Frohe Ostern! Happy Easter in Germany!

A few weeks before Easter Sunday in Germany, you can also see in many towns an Easter Market, called Ostermarkt in German, where they sell decorated Easter eggs, chocolate eggs and bunnies, spring ornaments and more Easter crafts. Germans love to decorate their houses and gardens with Easter decorations. But be careful about chocolate Easter eggs in Germany: many contain alcohol and are not suitable for young kids.


Many of these Easter decorations come directly from the pagan Frühlingfest’s (spring fête) symbols of fertility such as the egg (Ei) and the rabbits (Hasen) that became the Ostereier (Easter eggs) and the Osterhasen (Easter bunnies). It is the Germans who brought these customs with them when they immigrated to North America. On the other hand, Easter in Germany does still have a few customs of its own such as the “Osterbaum” (the Easter Tree) and the “Osterbrunnen” (Easter Fountain).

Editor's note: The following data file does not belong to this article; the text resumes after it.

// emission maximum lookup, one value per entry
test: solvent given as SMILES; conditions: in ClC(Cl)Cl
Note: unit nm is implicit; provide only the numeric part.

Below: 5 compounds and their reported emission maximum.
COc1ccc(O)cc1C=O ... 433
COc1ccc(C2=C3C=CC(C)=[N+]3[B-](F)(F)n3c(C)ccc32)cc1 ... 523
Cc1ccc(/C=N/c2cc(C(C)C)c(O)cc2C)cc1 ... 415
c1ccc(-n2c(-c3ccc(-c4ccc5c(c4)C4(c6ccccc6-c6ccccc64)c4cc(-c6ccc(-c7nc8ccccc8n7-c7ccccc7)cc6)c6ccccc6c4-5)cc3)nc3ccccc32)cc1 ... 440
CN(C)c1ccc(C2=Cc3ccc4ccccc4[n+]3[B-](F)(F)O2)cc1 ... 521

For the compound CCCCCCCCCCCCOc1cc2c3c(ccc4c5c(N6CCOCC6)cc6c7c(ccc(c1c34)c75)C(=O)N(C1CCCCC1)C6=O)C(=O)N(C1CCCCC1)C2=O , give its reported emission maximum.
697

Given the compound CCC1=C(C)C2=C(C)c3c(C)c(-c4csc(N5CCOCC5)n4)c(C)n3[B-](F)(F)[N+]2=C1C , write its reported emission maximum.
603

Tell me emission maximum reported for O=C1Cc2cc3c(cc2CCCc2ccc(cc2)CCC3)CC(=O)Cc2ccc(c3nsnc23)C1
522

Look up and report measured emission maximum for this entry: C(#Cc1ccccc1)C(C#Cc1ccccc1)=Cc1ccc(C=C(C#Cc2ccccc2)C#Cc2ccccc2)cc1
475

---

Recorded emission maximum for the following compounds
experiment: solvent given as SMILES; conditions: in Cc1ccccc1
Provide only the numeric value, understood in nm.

These Easter trees are either made of branches cut from pussy willows or other flowering bushes or are small living trees and bushes that are already planted around the house. In the case of the cut branches, they are usually brought in the house and put in a vase to be decorated with hand painted wooden eggs, hollowed out real eggs and little garlands. In the same way, the living trees and bushes outside the house are also decorated with plastic, wooden or real painted eggs and wreaths. It makes for a splash of colour in otherwise often gray spring days, giving the towns and cities a more festive atmosphere. Of course little Easter chocolate eggs are also left by the big Easter Bunny (Osterhase) around bushes and trees for kids to find on Easter Sunday. Many of these Easter traditions were introduced to the United States in Pennsylvania  by Germans settlers in the early 1700’s.